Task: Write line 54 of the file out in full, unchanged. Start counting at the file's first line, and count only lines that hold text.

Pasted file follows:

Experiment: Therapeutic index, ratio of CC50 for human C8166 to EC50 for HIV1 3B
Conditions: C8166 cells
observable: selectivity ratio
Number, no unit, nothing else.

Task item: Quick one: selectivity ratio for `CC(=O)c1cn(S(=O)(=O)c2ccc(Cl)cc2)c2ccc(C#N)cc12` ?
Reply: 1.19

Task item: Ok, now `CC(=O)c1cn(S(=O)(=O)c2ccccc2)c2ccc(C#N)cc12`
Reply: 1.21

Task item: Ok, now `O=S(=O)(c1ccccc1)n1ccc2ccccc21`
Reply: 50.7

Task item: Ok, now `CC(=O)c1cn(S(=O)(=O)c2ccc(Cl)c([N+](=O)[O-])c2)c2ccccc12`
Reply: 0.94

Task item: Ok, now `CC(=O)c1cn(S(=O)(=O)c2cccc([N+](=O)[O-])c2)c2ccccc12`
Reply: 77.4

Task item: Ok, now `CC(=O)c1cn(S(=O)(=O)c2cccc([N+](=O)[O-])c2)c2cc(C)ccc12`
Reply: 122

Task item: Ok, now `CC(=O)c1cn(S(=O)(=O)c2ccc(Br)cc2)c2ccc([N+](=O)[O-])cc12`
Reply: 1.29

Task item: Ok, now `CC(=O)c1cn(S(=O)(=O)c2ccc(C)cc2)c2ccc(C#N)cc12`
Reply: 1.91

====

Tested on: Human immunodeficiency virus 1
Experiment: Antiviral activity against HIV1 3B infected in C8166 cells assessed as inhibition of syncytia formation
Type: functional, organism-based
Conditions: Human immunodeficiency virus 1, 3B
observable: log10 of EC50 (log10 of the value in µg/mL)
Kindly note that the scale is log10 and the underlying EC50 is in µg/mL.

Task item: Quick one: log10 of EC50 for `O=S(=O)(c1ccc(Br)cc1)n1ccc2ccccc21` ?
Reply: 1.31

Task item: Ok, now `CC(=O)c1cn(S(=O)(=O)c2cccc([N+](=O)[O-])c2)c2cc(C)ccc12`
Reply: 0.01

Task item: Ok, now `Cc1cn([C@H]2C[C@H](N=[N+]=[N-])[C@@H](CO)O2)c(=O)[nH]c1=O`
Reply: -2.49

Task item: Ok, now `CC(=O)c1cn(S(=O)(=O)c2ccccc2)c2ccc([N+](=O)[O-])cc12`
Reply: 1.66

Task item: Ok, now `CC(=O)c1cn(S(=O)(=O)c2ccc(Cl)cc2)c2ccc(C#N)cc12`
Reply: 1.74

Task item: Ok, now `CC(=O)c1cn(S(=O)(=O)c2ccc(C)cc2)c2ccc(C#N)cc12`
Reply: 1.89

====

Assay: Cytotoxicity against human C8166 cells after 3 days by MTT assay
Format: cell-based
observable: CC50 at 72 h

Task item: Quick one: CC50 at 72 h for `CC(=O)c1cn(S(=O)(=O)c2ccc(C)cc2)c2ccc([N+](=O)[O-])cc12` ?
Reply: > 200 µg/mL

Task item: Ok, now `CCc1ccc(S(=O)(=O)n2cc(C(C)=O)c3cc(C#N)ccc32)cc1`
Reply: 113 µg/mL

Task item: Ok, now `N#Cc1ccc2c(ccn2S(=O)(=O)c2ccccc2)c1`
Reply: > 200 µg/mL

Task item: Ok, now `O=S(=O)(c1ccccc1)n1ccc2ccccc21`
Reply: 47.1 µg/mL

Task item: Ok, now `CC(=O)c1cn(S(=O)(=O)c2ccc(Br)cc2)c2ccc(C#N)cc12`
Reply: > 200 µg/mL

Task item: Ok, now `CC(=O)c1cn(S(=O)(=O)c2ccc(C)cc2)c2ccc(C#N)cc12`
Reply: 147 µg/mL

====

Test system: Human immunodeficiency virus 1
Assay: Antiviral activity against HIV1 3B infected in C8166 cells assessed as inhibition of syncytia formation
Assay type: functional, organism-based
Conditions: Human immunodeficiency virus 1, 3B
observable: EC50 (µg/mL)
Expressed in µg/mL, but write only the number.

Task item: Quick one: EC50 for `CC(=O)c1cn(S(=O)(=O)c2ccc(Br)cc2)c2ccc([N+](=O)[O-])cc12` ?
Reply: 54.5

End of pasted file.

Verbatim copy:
Task item: Ok, now `CC(=O)c1cn(S(=O)(=O)c2ccc(C)cc2)c2ccc(C#N)cc12`